Officials arrested a New York Army National Guard military police officer, a supply specialist, and a civilian employee with the Air National Guard for allegedly helping steal tens of thousands of dollars worth of “military-grade equipment” from New York military units that was later sold to the general public, New York State Police announced Monday.

Gordon Reynolds, a military police officer assigned to the 272nd Military Police Detachment in Auburn, New York, was accused of participating in a scheme to pilfer and then profit off the gear, the state police said in a news release.

Joriann Garcia-Hernandez, a unit supply specialist assigned to Company D, 152nd Brigade Engineer Battalion, and James Waleski, a civilian employed at the 174th Air National Guard Attack Wing, were also arrested for their alleged connection with the plot, the release said.

New York State Police said they recovered thousands of dollars of equipment from Texas, Wisconsin, Pennsylvania, Georgia, Florida and New York. An image shared in the statement depicts radios and other equipment retrieved by law enforcement, along with two rifles. According to Jack Keller, a spokesman for the New York State Police, there was no evidence that the weapons in the image were stolen or intended for sale, but were recovered in the course of the investigation.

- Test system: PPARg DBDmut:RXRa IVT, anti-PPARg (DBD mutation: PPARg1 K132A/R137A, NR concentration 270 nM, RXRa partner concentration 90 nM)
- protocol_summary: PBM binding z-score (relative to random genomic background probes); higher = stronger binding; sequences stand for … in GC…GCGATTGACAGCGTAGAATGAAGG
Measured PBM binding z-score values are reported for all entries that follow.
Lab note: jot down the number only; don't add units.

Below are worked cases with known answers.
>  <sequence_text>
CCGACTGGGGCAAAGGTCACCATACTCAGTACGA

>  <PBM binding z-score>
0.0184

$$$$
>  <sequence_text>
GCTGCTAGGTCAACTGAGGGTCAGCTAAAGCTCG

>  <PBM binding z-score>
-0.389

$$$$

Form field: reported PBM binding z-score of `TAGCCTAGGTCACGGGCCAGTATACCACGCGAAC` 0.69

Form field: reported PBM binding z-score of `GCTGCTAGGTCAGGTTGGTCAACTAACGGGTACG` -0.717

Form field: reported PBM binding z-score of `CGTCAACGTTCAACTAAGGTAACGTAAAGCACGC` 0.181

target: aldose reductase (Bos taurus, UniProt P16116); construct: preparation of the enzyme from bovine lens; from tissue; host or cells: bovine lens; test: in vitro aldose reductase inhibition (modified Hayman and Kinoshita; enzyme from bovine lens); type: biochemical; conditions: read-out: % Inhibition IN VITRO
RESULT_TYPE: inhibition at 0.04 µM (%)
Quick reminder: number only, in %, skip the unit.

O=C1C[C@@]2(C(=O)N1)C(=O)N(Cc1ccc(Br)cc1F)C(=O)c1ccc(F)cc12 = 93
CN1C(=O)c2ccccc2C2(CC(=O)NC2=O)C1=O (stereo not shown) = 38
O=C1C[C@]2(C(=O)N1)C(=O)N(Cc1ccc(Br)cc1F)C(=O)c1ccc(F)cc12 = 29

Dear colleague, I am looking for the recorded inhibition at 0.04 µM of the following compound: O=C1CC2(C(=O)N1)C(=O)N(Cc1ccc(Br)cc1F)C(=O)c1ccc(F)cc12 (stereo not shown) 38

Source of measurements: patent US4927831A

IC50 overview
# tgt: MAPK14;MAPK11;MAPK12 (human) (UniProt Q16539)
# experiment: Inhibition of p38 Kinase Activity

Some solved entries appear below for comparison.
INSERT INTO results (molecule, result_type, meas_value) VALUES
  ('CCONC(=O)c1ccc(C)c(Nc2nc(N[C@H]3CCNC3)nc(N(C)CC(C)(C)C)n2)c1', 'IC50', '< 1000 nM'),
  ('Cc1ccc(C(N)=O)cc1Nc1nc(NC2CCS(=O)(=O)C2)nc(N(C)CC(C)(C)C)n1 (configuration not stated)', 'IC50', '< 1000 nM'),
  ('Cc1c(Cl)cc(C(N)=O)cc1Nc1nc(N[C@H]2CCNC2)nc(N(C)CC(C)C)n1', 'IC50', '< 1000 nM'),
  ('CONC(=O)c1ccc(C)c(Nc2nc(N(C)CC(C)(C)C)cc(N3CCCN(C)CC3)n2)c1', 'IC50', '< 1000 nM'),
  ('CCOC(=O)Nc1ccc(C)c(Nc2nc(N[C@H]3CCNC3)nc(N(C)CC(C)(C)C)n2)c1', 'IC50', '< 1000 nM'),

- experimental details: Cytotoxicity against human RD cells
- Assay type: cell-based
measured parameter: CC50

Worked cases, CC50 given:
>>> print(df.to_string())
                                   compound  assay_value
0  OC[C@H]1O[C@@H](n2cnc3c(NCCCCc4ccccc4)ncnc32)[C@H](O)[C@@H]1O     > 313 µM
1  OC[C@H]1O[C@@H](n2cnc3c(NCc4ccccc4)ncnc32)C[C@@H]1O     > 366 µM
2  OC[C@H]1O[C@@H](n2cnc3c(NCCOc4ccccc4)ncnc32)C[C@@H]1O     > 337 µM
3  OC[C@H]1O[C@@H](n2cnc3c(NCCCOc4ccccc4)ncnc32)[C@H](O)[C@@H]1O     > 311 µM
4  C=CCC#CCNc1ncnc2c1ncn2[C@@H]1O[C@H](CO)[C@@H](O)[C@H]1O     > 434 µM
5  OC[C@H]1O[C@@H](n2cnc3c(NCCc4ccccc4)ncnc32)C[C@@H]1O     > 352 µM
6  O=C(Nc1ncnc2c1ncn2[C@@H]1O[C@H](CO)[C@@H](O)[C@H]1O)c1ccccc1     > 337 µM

“In one instance [i]nvestigators recovered a ballistic vest that was being reshipped to Russia,” the statement noted.

It’s not the first time soldiers, or others in the military community, have been accused of illegally taking military equipment for their own financial gain. Earlier this summer, a scrapyard near Fort Drum, New York, settled for unlawfully selling brass casings that two soldiers and an Army civilian employee improperly sold it.

State police were contacted in June by the U.S. Army Criminal Investigation Division. An investigation revealed the crew allegedly stole the military equipment, including some that were sensitive in nature, and then Waleski allegedly sold the items in person and online, including on Facebook Marketplace, the statement said.

CORRECTION: This article has been updated to note that the firearms recovered during the investigation did not appear to be stolen or intended for sale.

Jonathan is a staff writer and editor of the Early Bird Brief newsletter for Military Times. Follow him on Twitter @lehrfeld_media

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